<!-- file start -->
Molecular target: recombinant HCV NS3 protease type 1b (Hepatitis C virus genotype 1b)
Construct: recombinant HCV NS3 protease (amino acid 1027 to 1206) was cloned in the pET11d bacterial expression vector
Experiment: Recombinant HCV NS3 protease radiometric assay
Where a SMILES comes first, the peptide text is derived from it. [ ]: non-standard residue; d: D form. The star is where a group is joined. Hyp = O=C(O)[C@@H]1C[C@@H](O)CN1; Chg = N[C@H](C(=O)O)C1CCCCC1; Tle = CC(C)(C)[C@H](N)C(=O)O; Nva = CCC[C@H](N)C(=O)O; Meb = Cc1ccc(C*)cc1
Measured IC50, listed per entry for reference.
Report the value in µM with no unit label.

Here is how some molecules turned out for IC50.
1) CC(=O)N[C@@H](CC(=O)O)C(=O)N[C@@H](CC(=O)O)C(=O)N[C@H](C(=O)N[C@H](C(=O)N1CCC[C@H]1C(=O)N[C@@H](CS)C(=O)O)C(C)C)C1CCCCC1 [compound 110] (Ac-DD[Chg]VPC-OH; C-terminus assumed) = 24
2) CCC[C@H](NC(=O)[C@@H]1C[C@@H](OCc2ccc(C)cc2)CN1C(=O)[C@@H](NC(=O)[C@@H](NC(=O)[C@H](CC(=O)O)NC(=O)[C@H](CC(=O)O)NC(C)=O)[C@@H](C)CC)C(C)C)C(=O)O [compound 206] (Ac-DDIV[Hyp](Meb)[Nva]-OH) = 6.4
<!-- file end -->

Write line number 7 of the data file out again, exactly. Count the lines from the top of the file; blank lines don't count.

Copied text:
Here is how some molecules turned out for IC50.